This is another category (like the intrusion prevention software) that very few people have even heard of. But I’ve recently become aware of software that monitors your system for misbehaving programs, and then alerts you to the danger and allows you to deal with it.
Again, this is complementary to regular antivirus software.
7. Settings-based preventative.
These programs are generally anti-spyware programs, and they modify system settings to provide some preemptive protection against known threats, including known web sites that can cause problems for your computer. Spybot Search & Destroy is the best-known of these.
8. Browser choice.
From a security standpoint, Internet Explorer 8 seems to be the browser of choice… if it works without crashing on your system. If it doesn’t, use Firefox. Or, if you just want the fastest possible browser speed and aren’t as concerned about the security, try Google Chrome.
Yes, I know that’s backwards to the security perceptions that most people have of these browsers. But based on actual testing, it appears to be the case.
One more browser needs mentioning: Internet Explorer 7. IE7 isn’t that great from a security standpoint. Or a speed standpoint. But it certainly still works okay for a lot of people.
9. Running as a limited user.
I really don’t push this particular approach very much, because it seems like too much hassle to me. Nonetheless, it’s recommended by a number of other people.
In Vista and Windows 7, of course, you’re automatically kind of demoted to limited-user status for most purposes by those systems’ User Account Control (UAC). This is less of a hassle in Windows 7 than it is in the much-hated Vista.
10. Common sense.
Pretty effective overall as a security layer. Unfortunately, this sometimes goes out the window in situations involving employees or teens.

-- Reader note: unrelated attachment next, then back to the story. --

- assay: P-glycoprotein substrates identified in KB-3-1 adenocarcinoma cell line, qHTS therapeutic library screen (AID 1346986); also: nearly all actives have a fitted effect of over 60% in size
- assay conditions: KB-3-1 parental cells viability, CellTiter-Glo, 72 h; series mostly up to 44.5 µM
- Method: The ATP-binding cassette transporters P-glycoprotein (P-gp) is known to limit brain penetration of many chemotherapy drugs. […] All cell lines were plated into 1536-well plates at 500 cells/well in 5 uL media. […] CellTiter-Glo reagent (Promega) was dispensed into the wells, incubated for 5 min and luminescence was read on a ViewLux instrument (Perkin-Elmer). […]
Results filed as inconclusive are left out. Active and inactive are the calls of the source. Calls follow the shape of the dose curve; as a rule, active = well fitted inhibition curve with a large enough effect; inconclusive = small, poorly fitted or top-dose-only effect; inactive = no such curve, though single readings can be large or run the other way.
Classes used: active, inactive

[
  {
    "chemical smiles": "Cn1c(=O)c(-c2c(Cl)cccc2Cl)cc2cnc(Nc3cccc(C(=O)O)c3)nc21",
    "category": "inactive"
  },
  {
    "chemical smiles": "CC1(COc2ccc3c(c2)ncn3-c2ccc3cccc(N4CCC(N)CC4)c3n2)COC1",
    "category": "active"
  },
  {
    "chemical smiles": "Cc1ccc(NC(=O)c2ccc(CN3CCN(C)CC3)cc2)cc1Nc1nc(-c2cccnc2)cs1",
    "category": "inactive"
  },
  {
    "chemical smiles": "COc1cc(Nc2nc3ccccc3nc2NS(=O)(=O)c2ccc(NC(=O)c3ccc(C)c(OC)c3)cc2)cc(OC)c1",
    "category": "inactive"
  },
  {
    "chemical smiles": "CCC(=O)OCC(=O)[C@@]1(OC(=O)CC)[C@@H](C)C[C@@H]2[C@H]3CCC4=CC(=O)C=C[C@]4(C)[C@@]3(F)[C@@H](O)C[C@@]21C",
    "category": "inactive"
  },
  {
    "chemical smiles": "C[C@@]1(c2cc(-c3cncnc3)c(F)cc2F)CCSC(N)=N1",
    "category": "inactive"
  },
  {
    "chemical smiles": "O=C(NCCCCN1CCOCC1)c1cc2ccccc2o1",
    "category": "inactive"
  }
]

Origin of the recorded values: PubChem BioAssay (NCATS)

Here’s a sample:
There used to be at least some argument for using file-sharing programs like Limewire. These days, the files that you get from peer-to-peer file sharing are loaded with badware, and there are reasonably-priced legal subscription services that provide your musicon an all-you-can-eat basis.
So there’s really no reason anymore not to relegate that file-sharing program to the dustbin of history.
12. User management software.
There are programs that you can get like NetNanny that place restrictions on where you can and can’t go on the individual computer. These can also limit individual behavior in other ways, too — such as overall time limits and scheduling for particular activities.
13. Network-based surfing restrictions.
If it’s just a matter of general surfing restrictions, I have a different solution I prefer that is completely external to your computer — and free.
14. Data encryption.
Moving beyond the malware arena, encrypting your data can be useful in some higher-security situations.
15. Online backup.
A different kind of protection, and one that’s probably needed by most of us. This type of backup system allows you to recover your valuable data (business information, financial information, documents, photos, videos, music, etc.) even if your hard drive completely crashes, someone steals your computer, or the building it’s in burns to the ground.
16. Traditional backup.
Even with online backup, it can still be useful to have a traditional backup (preferably off-site) of your most important stuff, including cds and license keys for valuable software.
17. Network security.
This has to do with controlling access to your network, if you have one. Most people who have networks are already aware of and dealing with this area, so a brief mention should probably be sufficient.
18. Wireless security.
Last but certainly not least, if you have a wireless network, then that wireless network needs to be set up properly.
Now it’s important to note that if you have a wireless router that’s broadcasting a signal, even if you’re a home user who isn’t using that signal, you have a wireless network. It needs to be secure.
And there are four things you can do regarding wireless security:
a) Not have any. Unfortunately, a few people are still in this state.
b) Use a system that’s inherently insecure (this is common).
c) Use a system that is potentially secure, but set it up in an insecure way.
d) Use a system that’s potentially secure, set up properly.
Obviously, only option d) is recommended.
Scared by the Long List?
You shouldn’t be. For most people, and most situations, only a few of the layers really need to be applied.
In fact, this list should be comforting rather than scary. It means that whatever level of security you need, it’s possible to come up with a combination that should work for you.